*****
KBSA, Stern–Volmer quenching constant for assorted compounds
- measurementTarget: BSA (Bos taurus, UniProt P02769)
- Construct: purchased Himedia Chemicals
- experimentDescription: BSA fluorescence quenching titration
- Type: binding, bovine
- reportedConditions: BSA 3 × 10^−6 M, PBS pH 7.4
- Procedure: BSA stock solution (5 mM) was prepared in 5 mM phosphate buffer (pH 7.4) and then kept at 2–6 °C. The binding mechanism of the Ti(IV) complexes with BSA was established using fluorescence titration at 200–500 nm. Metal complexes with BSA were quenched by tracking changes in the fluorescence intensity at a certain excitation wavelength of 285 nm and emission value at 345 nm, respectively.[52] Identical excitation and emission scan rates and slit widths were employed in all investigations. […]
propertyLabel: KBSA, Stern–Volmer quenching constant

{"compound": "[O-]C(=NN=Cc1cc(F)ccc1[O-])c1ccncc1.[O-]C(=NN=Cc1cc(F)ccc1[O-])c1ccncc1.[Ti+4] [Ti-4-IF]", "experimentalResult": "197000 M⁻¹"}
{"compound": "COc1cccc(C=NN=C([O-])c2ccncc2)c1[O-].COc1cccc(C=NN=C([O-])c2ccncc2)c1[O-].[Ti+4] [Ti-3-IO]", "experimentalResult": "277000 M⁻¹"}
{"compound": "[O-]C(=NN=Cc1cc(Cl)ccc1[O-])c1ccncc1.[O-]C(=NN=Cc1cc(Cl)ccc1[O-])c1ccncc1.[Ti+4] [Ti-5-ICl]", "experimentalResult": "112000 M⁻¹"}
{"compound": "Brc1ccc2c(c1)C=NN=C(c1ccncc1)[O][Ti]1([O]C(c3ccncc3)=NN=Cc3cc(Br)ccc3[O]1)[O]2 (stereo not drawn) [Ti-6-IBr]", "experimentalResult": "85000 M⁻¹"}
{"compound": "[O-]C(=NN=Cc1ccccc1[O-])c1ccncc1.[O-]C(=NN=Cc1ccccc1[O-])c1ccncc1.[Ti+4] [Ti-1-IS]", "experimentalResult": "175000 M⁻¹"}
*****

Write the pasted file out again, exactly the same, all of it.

KBSA, Stern–Volmer quenching constant for assorted compounds
- measurementTarget: BSA (Bos taurus, UniProt P02769)
- Construct: purchased Himedia Chemicals
- experimentDescription: BSA fluorescence quenching titration
- Type: binding, bovine
- reportedConditions: BSA 3 × 10^−6 M, PBS pH 7.4
- Procedure: BSA stock solution (5 mM) was prepared in 5 mM phosphate buffer (pH 7.4) and then kept at 2–6 °C. The binding mechanism of the Ti(IV) complexes with BSA was established using fluorescence titration at 200–500 nm. Metal complexes with BSA were quenched by tracking changes in the fluorescence intensity at a certain excitation wavelength of 285 nm and emission value at 345 nm, respectively.[52] Identical excitation and emission scan rates and slit widths were employed in all investigations. […]
propertyLabel: KBSA, Stern–Volmer quenching constant

{"compound": "[O-]C(=NN=Cc1cc(F)ccc1[O-])c1ccncc1.[O-]C(=NN=Cc1cc(F)ccc1[O-])c1ccncc1.[Ti+4] [Ti-4-IF]", "experimentalResult": "197000 M⁻¹"}
{"compound": "COc1cccc(C=NN=C([O-])c2ccncc2)c1[O-].COc1cccc(C=NN=C([O-])c2ccncc2)c1[O-].[Ti+4] [Ti-3-IO]", "experimentalResult": "277000 M⁻¹"}
{"compound": "[O-]C(=NN=Cc1cc(Cl)ccc1[O-])c1ccncc1.[O-]C(=NN=Cc1cc(Cl)ccc1[O-])c1ccncc1.[Ti+4] [Ti-5-ICl]", "experimentalResult": "112000 M⁻¹"}
{"compound": "Brc1ccc2c(c1)C=NN=C(c1ccncc1)[O][Ti]1([O]C(c3ccncc3)=NN=Cc3cc(Br)ccc3[O]1)[O]2 (stereo not drawn) [Ti-6-IBr]", "experimentalResult": "85000 M⁻¹"}
{"compound": "[O-]C(=NN=Cc1ccccc1[O-])c1ccncc1.[O-]C(=NN=Cc1ccccc1[O-])c1ccncc1.[Ti+4] [Ti-1-IS]", "experimentalResult": "175000 M⁻¹"}